Featured Research

from universities, journals, and other organizations

Market transactions and economics in general affect biological invasions

Date:
October 7, 2011
Source:
Pensoft Publishers
Summary:
Biological invasions, i.e., the spread of introduced, non-native species, not only serve as ecological model systems, but also bring out the importance of economic activities on ecological processes.

Impatiens glandulifera, Himalayan balsam, is an invader from India which smothers river banks and other habitats in many parts of Europe.
Credit: Williamson M, Meyerson LA, Auge H

Biological invasions, i.e. the spread of introduced, non-native species, not only serve as ecological model systems, but also bring out the importance of economic activities on ecological processes. Two recent books have shown the extent and variety of the interaction of economics with invasion science and also the variety of approaches to tackling these problems.

Three researchers, lead by Mark Williamson from the University of York, England, argue in the latest issue of the open access journal NeoBiota that the ecological and economic dimensions of the problem of invasive species are connected at different levels. Many of the changes that lead ecosystems to be more vulnerable to the impact of invasive species are direct consequences of economic behaviour. This is because these impacts are externalities of the market transactions; they are not taken seriously by those making the transactions perhaps because they are not held legally responsible for the impacts nor are the markets directly affected by these impacts. Instead these impacts are often borne by those who receive little or no benefit from the market transactions.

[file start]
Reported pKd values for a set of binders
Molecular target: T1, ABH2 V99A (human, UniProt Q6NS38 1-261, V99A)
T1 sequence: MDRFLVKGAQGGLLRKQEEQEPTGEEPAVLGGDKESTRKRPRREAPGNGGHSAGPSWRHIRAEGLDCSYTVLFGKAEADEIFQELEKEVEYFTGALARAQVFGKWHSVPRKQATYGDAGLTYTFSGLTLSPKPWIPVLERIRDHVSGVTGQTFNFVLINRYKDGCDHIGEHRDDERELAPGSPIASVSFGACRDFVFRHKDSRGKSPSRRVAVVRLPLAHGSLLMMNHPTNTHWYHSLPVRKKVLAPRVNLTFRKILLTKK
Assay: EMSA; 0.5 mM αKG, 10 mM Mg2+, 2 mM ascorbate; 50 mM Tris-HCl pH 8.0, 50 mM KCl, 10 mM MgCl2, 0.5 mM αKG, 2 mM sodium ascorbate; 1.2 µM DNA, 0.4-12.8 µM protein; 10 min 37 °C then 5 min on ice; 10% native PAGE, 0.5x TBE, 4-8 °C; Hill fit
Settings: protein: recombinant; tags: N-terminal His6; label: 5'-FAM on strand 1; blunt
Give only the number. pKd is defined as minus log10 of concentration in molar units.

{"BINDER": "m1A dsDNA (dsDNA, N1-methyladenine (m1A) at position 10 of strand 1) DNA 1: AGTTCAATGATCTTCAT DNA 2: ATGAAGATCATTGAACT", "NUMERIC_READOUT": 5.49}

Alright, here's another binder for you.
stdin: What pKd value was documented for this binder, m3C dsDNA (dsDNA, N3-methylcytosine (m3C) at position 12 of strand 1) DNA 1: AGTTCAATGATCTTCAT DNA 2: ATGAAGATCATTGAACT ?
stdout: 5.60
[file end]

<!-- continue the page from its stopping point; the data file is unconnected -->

Furthermore, Williamson, Meyerson & Auge point out that biological invasions are good models for studying more general processes in ecology. In particular, the behaviour of ecosystems that are not in or close to equilibrium can be studied easily in biological invasions. On the one hand, biological invasions help us to understand mechanisms of spread, which is important for native weedy species and colonization of new habitats, much better. On the other hand, they serve as a study system on how ecosystem functions. This knowledge is crucial to predict impacts of Global Change on ecosystem services beneficial to society.


Story Source:

The above story is based on materials provided by Pensoft Publishers. Note: Materials may be edited for content and length.


Journal Reference:

  1. Mark Williamson. Invasion science, ecology and economics: seeking roads not taken. NeoBiota, 2011; 10 (0): 1 DOI: 10.3897/neobiota.10.2194

Cite This Page:

Pensoft Publishers. "Market transactions and economics in general affect biological invasions." ScienceDaily. ScienceDaily, 7 October 2011. <www.sciencedaily.com/releases/2011/10/111007103233.htm>.
Pensoft Publishers. (2011, October 7). Market transactions and economics in general affect biological invasions. ScienceDaily. Retrieved April 18, 2014 from www.sciencedaily.com/releases/2011/10/111007103233.htm